Re. your snide comment on Transition Culture about kinesiology. I have a mental picture of you getting your hands on a copy of ‘Transition in Action’, the Totnes EDAP, and going through it with a highlighter, not looking at the scale of the community consultation that went into it, not looking at the depth of the engagement, not looking at the number of people who fed into it, not looking at the detailed research around food and energy, but just scanning it for anything you decided to constitute ‘woo’ in order to rubbish and denigrate the whole process.
The Totnes EDAP came about from asking many hundreds of people for their vision of how Totnes might most successfully navigate energy descent, and see that as an opportunity. As such, it contains the input of all those people, their ideas, their visions. You may be able to sit in your intellectual ivory tower and rubbish things because you see instances where peoples’ understanding of science doesn’t match yours, but as someone working with the diverse, messy, vibrant thing that is a community, I don’t have that luxury. I am not going to take ideas and suggestions offered in good faith by all those people and edit out all those I disagree with. That would be arrogant, disrespectful and self-defeating.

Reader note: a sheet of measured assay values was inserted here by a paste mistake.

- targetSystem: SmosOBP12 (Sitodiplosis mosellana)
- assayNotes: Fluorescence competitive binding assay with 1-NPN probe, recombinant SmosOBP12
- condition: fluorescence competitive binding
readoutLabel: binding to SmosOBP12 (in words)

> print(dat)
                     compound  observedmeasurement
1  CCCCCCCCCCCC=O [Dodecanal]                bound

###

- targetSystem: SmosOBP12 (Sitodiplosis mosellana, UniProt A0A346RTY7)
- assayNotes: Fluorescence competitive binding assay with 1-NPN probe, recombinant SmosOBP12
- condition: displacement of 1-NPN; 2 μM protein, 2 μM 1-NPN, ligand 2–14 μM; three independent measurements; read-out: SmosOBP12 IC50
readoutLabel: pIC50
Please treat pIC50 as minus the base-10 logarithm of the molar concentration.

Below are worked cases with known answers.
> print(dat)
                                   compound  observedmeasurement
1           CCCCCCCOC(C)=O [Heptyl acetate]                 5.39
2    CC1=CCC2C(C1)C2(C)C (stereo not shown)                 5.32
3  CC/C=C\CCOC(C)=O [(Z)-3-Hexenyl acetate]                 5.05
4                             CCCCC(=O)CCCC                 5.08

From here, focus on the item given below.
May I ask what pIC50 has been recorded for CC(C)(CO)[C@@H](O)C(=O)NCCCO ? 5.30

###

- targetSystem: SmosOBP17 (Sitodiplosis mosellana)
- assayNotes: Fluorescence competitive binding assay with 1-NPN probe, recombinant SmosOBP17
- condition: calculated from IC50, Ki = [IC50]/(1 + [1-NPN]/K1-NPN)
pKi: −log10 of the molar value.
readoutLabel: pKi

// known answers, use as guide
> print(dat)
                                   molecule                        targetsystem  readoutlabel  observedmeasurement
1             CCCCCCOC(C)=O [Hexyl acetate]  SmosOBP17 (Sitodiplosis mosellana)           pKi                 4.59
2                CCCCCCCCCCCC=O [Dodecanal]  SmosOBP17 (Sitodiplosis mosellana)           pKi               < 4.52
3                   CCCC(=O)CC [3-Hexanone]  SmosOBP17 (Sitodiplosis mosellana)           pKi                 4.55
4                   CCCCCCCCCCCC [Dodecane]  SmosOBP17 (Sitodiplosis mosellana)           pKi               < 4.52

As a result of your highlighter pen session you clearly now feel you can rubbish anything that any Transition group does anywhere by flaunting the word ‘kinesiology’ at it. I think that is childish, smug and really rather pointless.”
10 Nov 3:44pm
Thanks for your fascinating and insightful response Rob. Probably best not to mix up different threads on different blogs- I know Im finding it confusing as well!
I invite readers who want to follow this up head over to this thread on Rob’s site.
Meanwhile, this comment from the IEA seems relevant: